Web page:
Farmers Protests - Then and Now
Charan Singh and Tikait
Jat farmers of Western Uttar Pradesh and Haryana have made their presence felt several times in the past as well. Huge protests have taken place in past decades, under kisan leaders like Charan Singh and Mahendra Singh Tikait. Both cut their political teeth on farmers issues, with Charan Singh going on to become the Prime Minister of India on the basis of the farmers support across north India.
Singh’s son Ajit Singh was unable to step into his fathers shoes, and the huge welcome he received on his first visit to Baghpat, slowly dwindled to levels where even this constituency became uncertain. I remember how the roads were lined with farmers all the way from Delhi to Baghpat to get a glimpse of their icon's son… and how overwhelmed Ajit Singh was with the attention. A Jat farmer brought the desert to him, swimming in ghee and he was ordered to eat it. Ajit Singh was left with no choice and he battled through the ghee, but was unable still to enter the heart of this community.
The most striking difference to my mind between the huge mobilisation then and now is the presence of women from all the states. Punjab of course, leads but women farmers have joined the protests in the patriarchal settings of Haryana and UP as well. Driving tractors, they have broken through the patriarchal shield and left their homes to raise slogans, and camp with the menfolk at Singhu, Ghazipur and Tikri borders.
A video of an 80 year old woman farmer from Muradnagar (UP) driving a tractor has become viral. She drives effortlessly as she gives an interview with at least eight to ten men piled up on the tractor. She is one of about ten tractors that were returning from Ghazipur. Asked why there were not more women, she smiles and says ‘you know what these men are like’ or words to that effect, but adds that more and more women are joining the protests by the day.
The participation of the women in protests is always a sign of intensity and depth, how deeply the issues have penetrated the homes. That women have been given the green signal to leave the hearth and the home as it were, and in the process ensure the participation of entire families in the protests. Of course 20 years ago patriarchy was even more entrenched but it is too early to say whether the large turn out of women actually constitutes a serious challenge to feudal patriarchy that rules these districts of north India.
Significantly, the farmers have had to contend with the specific demands of women with the little stores that were opened at the protest venues now stocking sanitary pads and other such female requirements. Portable toilets were set up for the women, and essentially patriarchal protest sites were made gender sensitive. The protests, thus, acquired a deeper hue with women and children becoming integral to the agitation across.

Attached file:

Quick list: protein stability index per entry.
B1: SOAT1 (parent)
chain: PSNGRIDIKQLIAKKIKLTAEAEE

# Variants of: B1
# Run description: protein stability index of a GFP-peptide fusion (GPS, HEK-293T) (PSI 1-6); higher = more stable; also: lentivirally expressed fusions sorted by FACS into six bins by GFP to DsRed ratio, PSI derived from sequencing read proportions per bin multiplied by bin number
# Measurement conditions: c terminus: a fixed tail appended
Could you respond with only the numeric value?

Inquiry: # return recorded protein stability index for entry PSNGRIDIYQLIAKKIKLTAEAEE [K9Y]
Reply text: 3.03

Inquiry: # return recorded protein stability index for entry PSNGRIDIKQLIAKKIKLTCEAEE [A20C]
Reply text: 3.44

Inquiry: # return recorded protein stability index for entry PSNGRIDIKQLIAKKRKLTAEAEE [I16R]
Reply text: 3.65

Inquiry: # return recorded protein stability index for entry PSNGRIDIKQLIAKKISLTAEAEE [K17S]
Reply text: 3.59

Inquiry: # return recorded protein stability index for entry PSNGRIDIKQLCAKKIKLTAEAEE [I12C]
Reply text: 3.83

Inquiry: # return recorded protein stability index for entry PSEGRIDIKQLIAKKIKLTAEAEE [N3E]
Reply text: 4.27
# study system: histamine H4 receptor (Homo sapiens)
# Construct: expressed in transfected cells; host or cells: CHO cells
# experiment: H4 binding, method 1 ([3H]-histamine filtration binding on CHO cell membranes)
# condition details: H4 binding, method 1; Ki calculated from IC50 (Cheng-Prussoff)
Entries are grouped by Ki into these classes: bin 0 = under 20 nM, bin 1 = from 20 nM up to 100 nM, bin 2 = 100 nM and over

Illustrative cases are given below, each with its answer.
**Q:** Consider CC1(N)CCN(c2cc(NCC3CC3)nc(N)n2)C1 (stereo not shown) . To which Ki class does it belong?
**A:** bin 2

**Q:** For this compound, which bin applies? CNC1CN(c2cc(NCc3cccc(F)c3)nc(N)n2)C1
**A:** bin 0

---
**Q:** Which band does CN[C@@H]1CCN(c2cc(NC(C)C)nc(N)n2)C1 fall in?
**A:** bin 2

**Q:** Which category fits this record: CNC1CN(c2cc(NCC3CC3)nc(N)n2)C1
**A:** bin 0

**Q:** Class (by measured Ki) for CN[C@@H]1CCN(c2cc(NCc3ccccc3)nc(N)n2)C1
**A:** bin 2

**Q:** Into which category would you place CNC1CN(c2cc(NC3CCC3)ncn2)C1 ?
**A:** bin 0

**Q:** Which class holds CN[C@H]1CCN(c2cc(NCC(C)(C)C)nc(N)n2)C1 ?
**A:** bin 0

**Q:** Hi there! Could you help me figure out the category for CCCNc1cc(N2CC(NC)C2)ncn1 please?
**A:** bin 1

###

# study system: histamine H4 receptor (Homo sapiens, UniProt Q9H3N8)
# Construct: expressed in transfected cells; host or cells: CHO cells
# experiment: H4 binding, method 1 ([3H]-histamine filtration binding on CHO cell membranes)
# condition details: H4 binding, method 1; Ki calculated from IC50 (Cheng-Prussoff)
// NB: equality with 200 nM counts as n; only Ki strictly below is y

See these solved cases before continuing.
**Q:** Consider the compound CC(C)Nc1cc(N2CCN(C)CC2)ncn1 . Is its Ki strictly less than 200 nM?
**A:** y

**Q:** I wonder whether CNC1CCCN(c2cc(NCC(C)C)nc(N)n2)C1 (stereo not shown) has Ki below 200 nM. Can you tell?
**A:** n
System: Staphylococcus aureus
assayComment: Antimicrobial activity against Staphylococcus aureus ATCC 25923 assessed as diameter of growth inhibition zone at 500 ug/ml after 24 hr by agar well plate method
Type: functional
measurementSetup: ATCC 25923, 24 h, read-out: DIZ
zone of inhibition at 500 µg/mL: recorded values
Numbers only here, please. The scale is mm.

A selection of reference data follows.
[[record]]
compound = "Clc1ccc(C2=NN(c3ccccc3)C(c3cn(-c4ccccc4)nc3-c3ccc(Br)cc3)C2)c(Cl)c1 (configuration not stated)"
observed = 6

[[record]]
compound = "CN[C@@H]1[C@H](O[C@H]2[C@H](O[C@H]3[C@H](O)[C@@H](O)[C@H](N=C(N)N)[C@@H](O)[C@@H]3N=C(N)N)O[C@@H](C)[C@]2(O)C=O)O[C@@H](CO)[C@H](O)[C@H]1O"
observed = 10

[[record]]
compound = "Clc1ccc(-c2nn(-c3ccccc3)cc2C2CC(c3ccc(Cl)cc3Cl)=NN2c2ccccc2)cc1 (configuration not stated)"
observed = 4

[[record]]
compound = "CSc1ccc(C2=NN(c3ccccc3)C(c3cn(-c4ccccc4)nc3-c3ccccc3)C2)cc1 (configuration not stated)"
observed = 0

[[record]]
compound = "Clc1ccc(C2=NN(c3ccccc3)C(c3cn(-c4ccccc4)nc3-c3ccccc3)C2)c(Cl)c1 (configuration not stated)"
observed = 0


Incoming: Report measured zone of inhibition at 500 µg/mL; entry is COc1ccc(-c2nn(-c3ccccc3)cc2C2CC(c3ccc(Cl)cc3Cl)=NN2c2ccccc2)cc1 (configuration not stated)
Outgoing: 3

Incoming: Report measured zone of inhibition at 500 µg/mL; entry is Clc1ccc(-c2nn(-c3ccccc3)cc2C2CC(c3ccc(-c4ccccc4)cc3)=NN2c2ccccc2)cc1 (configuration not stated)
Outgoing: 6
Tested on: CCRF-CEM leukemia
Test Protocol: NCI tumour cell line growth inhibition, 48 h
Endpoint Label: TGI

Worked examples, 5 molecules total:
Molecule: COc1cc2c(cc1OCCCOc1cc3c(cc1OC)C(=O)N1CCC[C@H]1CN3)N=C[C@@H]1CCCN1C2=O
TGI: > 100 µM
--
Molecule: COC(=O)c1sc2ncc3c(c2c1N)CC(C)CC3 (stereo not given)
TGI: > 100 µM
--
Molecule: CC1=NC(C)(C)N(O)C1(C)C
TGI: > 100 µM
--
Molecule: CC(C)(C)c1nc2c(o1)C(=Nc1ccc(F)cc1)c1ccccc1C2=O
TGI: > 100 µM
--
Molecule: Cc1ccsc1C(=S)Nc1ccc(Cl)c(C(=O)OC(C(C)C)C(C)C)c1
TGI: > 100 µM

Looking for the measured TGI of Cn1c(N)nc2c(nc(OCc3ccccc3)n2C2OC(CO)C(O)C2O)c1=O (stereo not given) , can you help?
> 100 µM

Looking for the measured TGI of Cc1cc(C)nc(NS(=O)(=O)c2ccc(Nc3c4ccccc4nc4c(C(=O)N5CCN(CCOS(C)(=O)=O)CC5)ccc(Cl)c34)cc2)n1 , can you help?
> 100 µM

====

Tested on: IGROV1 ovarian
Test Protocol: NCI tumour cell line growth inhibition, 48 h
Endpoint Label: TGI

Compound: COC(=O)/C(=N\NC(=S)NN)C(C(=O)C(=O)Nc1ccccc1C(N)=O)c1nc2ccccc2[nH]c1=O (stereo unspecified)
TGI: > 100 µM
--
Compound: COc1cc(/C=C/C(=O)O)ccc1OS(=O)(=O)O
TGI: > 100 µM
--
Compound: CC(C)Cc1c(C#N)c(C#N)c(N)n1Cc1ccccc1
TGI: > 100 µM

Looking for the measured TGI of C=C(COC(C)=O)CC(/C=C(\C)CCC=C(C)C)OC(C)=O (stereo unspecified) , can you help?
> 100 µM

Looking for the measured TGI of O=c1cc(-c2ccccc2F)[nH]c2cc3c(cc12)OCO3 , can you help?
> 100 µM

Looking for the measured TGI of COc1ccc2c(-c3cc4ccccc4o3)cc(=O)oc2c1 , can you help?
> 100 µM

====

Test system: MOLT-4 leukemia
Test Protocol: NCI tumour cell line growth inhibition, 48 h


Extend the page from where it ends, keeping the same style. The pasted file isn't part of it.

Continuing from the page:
A second striking difference is the visible effort by the farmers to cut across caste and community barriers. Charan Singh and Tikait pandered to such considerations, and while not always being hostile to others, remained Jat leaders in the best of times. The effort this time has been to democratise the struggle, and join hands with all other communities and states. Rakesh Tikait is a case in point as he is his fathers (Mahendra Tikait) son and yet has doubled efforts to ensure he is not seen as just a Jat farmer leader.
The farmers of all communities have made a special show of embracing each other, be it the Sikhs of Punjab, the Hindu Jats of Haryana and Western UP, the marginal farmers of these states, and now even the Muslims. Rakesh Tikait drank water brought to him by a Muslim in front of thousands of farmers, endorsing the message ‘we are all in this together.’
In fact, often earlier local farmer leaders sought to make their meetings and protests as per the dominant community. But now they are working as obstacles to prevent efforts to divide them into compartments, insisting that there is no division between them. And calling out those working to disrupt their unity. Significant and interesting.
A third difference is the willingness to share the leadership. This is again a shift from earlier times when the personality and not the collective dominated. It is true that after his tears galvanised farmers of the Jat land, Rakesh Tikait has emerged as a major face of the movement. But for the initial and crucial weeks --- as even now---the leadership has remained with 40 farmers organisations spread across the states who have been working closely to mobilise, set the strategy and agenda, without allowing turf and ego to come into play. In fact, the leaders continue to support each other publicly and ensure that strategy evolves around consensus.